Spa Shock Guide
If the water in your spa or hot tub is cloudy and odorous, or has algae and other biofilm, it is typically easy to fix by adding a spa shock treatment. Shocking a spa involves adding a super-dose of chlorine or non chlorine (potassium monopersulfate or MPS for short) to the water. This breaks down the organic waste contaminants and any chloramines (combined chlorine) that are present allowing your sanitizer to perform at peak efficiency. Spa shock also works with ozone and bromine spas. For bromine spas the treatment converts bromine ions to hypobromous acid, a highly effective sanitizer.
While more expensive than chlorine shock treatments, most spa experts recommend the use of a non-chlorine shock containing MPS. This type of shock treatment is oxygen based and is often referred to as OXY shock. It works for pools as well as spas with the advantage that there is less downtime. Swimmers and spa users can usually enter the water soon after applications. (Note: always follow product instructions carefully as some may require a longer wait period.) A second advantage of using non chlorine products for both spa shock and pool shock treatments is that they won’t bleach of harm vinyl liners or surfaces.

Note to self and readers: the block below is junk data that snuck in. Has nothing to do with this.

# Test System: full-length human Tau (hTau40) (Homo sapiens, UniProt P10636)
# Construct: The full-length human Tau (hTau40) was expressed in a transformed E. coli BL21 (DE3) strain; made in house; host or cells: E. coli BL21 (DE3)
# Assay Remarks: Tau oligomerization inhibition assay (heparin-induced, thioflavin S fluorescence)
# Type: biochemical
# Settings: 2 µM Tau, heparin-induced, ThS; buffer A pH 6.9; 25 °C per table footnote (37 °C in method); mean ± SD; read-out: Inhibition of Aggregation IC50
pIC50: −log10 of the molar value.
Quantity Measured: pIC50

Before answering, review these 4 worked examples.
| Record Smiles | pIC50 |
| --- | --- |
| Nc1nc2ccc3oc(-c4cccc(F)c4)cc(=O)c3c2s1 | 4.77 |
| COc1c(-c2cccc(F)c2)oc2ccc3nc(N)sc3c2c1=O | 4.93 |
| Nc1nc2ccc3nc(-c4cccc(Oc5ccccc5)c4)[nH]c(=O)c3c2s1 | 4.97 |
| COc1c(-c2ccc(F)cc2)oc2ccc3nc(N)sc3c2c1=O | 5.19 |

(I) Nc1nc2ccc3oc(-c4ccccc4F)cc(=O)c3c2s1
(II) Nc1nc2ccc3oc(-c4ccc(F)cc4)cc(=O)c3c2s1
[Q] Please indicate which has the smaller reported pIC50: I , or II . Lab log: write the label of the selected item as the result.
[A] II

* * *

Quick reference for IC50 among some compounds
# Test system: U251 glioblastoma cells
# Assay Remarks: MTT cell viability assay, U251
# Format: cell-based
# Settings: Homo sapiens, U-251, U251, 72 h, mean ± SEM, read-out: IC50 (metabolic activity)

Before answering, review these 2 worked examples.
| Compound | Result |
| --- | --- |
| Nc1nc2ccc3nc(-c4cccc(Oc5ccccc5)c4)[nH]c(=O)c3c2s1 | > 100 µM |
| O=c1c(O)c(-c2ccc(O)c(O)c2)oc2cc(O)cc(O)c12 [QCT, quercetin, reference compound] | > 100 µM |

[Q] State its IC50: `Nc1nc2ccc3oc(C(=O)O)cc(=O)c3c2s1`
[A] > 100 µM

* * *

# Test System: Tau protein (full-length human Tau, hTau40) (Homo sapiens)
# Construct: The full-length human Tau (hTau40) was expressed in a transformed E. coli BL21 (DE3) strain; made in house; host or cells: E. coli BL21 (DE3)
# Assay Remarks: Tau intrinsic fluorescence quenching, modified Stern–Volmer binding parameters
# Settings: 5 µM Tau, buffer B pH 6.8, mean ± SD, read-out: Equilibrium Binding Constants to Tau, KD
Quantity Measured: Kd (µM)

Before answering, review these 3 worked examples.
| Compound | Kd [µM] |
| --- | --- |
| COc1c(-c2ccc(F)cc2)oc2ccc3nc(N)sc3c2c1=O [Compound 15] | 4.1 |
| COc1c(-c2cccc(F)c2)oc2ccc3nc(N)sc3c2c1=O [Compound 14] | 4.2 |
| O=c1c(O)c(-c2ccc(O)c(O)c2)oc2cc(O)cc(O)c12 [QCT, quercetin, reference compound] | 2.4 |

Non chlorine spa shock is not strictly speaking a sanitizer so needs to be used with a sanitizer system (chlorine, bromine, ozone etc). For fresh water fills a spa chlorine shock is normally recommended. This can be followed by regular non-chlorine shock treatments after a residual chlorine or bromine level has been established in the spa.
Some non chlorine shock treatments are a blend oxidizer and flocculant combination (sometimes referred to as oxidizing flocculant) with some spa and pool users reporting excellent performance. Chlorine free spa shock is fastier dissolving than chlorine shock and owners do not run the risk of raising water calcium levels. The amount of spa shock treatment to use will depend on the bather load and type of sanitation system being used.
Note: Spa shock will destroy biguanide polymers and as such is not compatible with biguanide pool and spa systems.